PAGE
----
A World Bank pilot project designed to measure and improve agricultural productivity will jeopardise food security in developing countries and create a "one-size-fits-all model of development where corporations reign supremely", according to a coalition of thinktanks and NGOs.
An international campaign – Our Land; Our Business – is urging the Bank to abandon its Benchmarking the Business of Agriculture (BBA) programme, claiming it will serve only to encourage corporate land grabs and undermine the smallholder farmers who produce 80% of the food consumed in the developing world.
The campaign, whose signatories include the US-based Oakland Institute thinktank and the Pan-African Institute for Consumer Citizenship and Development, argues that the Bank's attempts to adapt its ease-of-doing-business rankings to the agricultural sector will sow poverty "by putting the interests of foreign investors before those of locals".
The BBA was devised after the G8 asked the Bank to explore a doing business in agriculture index two years ago under the G8's controversial New Alliance for Food Security and Nutrition programme.
BBA pilot schemes, which receive funding from the US development agency, USAid, the UK's Department for International Development (DfID), the Dutch and Danish governments and the Bill and Melinda Gates Foundation, are being trialled in 10 countries: Ethiopia, the Philippines, Guatemala, Rwanda, Morocco, Spain, Mozambique, Uganda, Nepal and Ukraine. Among the issues under investigation are access to seeds, fertiliser, mechanisation, finance, markets, transport and technology.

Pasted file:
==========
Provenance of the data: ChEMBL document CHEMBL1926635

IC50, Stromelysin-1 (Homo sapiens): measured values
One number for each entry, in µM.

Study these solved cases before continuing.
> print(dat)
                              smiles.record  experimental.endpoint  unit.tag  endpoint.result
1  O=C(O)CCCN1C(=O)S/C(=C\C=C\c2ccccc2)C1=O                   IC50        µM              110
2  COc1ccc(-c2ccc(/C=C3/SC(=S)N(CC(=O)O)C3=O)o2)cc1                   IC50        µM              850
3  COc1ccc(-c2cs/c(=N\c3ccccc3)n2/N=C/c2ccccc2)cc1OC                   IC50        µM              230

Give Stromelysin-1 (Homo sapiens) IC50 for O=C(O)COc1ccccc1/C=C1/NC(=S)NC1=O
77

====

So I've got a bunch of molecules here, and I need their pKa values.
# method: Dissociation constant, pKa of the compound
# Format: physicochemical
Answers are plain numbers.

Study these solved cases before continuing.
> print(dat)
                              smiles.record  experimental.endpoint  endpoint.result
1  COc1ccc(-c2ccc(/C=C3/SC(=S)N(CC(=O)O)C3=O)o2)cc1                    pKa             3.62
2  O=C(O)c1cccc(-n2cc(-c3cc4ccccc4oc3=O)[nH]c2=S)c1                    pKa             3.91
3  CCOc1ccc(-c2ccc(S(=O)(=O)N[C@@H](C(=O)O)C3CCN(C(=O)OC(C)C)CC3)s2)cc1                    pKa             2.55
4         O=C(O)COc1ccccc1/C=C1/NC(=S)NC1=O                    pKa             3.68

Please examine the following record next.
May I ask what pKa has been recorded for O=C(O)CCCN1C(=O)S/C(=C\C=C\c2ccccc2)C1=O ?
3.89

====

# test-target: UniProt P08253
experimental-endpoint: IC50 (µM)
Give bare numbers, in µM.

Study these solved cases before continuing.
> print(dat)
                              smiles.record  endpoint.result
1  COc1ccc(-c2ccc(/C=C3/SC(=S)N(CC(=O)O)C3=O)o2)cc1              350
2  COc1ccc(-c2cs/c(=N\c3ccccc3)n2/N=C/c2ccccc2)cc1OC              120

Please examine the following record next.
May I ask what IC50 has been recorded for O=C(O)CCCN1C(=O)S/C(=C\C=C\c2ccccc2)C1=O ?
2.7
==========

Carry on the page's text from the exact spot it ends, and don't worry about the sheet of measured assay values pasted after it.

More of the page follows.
"Despite a language that claims concerns for small farmers, the goal of this newagriculture-focused ranking system is far too clear: [to] further open up countries' agriculture sectors to foreign corporations," the campaign said in a statement. "The doing business [rankings] give points to countries when they act in favour of 'ease of doing business'. This consists of smoothing the way for corporations' activity in the country by, for instance, cutting administrative procedures, lowering corporate taxes, removing environmental and social regulations or suppressing trade barriers."
The campaigners point to Liberia – where dozens of business reforms between 2008 and 2011 attracted considerable foreign direct investment that resulted in the corporate acquisition of more than 607,000 hectares in the space of a few years – and the Philippines, which shot 40 places up the doing business rankings between 2011 and 2014, and where foreigners last year acquired 5.2m hectares of land.
They say that squeezing out the small farmers, who often lack tenure security and government help yet still produce the overwhelming majority of food in developing nations, is not only unfair but also dangerous.
"It is time that the World Bank ceases to ignore that smallholders are the only future of an agriculture that can guarantee food security, ensure a sustainable use of natural resources and bring human development," the statement concludes. "We know far too well how damaging large-scale industrial farming is to the environment and the people. This model shall not be expanded to the developing word." More